In vitro and ex vivo therapeutic strategies for equine corneal fibrosis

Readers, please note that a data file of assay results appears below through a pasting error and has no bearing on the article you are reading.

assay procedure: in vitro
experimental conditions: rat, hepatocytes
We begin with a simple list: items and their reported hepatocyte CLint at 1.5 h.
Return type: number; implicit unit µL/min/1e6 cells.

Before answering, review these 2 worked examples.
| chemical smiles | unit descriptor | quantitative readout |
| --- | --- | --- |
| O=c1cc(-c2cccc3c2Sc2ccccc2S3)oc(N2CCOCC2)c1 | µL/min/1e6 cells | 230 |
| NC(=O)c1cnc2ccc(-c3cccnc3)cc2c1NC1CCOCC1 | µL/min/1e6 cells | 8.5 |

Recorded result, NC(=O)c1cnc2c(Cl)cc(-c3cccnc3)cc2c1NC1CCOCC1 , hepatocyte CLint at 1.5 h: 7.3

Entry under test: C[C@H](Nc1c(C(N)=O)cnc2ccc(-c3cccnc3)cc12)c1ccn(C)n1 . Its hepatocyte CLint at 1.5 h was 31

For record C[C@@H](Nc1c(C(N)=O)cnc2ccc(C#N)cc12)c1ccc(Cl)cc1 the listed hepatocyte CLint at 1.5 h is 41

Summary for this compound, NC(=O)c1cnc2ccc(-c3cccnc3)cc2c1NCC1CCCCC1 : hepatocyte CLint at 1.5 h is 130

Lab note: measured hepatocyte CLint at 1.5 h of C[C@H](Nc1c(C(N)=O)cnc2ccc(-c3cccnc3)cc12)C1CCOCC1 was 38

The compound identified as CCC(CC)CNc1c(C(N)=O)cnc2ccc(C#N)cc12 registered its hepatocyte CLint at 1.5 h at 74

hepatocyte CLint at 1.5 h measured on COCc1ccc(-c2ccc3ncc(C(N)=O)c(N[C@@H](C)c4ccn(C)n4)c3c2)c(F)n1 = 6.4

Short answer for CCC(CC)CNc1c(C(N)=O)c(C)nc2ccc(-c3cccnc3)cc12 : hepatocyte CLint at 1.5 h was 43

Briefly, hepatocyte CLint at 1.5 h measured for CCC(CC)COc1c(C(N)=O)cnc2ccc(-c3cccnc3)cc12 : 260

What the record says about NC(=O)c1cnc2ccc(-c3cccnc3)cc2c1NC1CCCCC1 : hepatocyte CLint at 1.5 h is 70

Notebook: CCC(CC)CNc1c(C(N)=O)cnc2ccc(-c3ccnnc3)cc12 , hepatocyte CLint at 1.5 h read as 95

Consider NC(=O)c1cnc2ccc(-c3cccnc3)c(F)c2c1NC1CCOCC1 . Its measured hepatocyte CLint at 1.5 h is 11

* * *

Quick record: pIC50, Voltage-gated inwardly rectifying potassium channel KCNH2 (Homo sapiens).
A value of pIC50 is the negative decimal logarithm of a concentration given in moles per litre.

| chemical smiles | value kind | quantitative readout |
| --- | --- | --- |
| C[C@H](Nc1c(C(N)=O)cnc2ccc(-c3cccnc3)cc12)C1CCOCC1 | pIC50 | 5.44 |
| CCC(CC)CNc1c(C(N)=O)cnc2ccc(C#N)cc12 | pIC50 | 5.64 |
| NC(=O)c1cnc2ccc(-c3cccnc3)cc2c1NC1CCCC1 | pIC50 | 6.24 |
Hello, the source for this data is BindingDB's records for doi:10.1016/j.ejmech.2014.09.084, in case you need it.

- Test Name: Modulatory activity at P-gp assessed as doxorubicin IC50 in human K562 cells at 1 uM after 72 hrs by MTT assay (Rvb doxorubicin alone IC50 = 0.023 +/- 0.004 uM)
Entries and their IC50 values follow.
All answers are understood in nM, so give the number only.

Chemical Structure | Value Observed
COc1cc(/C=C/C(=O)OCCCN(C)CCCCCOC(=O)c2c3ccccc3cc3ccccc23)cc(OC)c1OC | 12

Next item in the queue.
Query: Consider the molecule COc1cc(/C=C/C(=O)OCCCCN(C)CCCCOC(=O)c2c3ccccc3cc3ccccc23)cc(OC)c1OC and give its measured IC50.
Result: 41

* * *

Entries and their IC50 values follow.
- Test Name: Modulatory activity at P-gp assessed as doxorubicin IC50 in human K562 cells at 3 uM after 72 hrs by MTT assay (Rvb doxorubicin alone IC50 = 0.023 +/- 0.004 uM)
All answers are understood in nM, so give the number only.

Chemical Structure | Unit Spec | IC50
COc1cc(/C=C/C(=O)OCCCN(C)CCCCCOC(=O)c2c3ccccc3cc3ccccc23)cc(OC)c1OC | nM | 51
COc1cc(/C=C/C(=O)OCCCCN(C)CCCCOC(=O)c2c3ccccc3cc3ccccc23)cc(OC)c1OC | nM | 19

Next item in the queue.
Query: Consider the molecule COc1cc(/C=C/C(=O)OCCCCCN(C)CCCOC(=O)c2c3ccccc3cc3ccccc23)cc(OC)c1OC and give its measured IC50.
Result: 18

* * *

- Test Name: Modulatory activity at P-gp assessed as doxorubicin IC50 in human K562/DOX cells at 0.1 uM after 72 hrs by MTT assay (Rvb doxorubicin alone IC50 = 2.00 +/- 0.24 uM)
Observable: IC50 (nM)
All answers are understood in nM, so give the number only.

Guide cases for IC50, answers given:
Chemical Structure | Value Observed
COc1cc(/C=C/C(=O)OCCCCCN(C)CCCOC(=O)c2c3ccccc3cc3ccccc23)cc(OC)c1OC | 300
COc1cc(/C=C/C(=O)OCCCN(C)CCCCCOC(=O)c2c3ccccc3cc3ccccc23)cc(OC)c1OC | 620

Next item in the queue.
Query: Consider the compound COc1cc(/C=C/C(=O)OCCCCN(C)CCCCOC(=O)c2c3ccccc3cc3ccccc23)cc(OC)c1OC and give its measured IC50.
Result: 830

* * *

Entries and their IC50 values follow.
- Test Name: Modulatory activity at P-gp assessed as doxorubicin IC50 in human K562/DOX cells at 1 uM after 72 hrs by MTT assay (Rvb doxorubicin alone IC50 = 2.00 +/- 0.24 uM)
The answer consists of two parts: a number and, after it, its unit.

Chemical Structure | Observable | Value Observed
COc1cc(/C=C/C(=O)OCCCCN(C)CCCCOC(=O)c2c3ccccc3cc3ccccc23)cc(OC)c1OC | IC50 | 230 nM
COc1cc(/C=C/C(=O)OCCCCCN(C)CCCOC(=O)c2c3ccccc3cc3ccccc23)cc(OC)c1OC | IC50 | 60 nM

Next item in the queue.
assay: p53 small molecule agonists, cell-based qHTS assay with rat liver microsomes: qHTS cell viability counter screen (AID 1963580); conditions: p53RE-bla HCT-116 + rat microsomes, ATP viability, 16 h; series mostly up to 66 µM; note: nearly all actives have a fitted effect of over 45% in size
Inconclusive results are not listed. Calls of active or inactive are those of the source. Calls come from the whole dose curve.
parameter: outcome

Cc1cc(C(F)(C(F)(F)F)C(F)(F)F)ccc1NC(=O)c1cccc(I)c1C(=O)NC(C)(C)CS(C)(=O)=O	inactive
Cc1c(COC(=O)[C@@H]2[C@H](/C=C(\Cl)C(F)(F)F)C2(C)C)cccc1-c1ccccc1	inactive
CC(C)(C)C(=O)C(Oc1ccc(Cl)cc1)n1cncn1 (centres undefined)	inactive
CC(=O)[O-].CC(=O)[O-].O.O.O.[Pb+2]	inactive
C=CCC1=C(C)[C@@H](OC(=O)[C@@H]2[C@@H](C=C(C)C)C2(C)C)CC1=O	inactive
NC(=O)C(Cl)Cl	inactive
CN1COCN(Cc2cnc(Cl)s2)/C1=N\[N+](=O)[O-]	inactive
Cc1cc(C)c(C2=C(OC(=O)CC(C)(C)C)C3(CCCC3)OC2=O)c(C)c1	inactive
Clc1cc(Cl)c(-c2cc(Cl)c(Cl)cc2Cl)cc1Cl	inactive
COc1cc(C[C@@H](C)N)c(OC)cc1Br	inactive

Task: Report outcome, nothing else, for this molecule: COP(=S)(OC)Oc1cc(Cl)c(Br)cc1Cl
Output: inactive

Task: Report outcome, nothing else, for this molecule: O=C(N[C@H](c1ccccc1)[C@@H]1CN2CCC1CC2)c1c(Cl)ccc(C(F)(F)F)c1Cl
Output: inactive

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[ACCESS RESTRICTED TO THE UNIVERSITY OF MISSOURI AT AUTHOR'S REQUEST.] Purpose: The aims were to (1) To explore the impact of equine corneal fibroblast (ECF) to myofibroblast (ECM) differentiation by altering the expression of the Smad genes either individually or in combination and (2) develop an ex vivo model of the equine cornea in which potential therapeutics could be tested. Methods: In study 1, equine corneal fibroblasts were incubated for 72 hours +/- Transforming Growth Factor-1 and plasmids which either silenced expression of Smad genes 2, 3, and 4 or in combination with plasmids that over expressed Smad gene 7. Immunofluorescence and qRTP-CR techniques quantified levels of equine corneal fibroblasts (ECF) differentiation to equine corneal myofibroblasts (ECM) by measuring alpha smooth muscle actin (SMA), a known marker of ECM transdifferentiation via immunofluorescence and qRT-PCR. In study 2, fresh equine corneas were harvested and randomly assigned to one of two organ culture systems, (a) immersion condition organ culture system (IC) or (b) air/liquid interface organ culture system (ALC) for 7 days. Degree of corneal opacity, cell viability and structural change was evaluated using serial daily gross photography, histology and TUNEL assay. Results: In study 1, silencing of pro-fibrotic Smad genes had similar effects in the reduction of ECM trandifferentiation. Combination gene utilizing Smad 2 and Smad 7 did not have a significant reduction in ECM trandifferentiation compared to Smad 7 individually. In study 2, ALC maintained values similar to control eyes on all parameters evaluated. Conclusion: Combination gene therapy did not prove to have an additive effect on the degree of inhibition of ECM transdifferentiation. While the ALC model system is a viable option to maintain a healthy equine cornea in an ex-vivo setting for wound healing studies.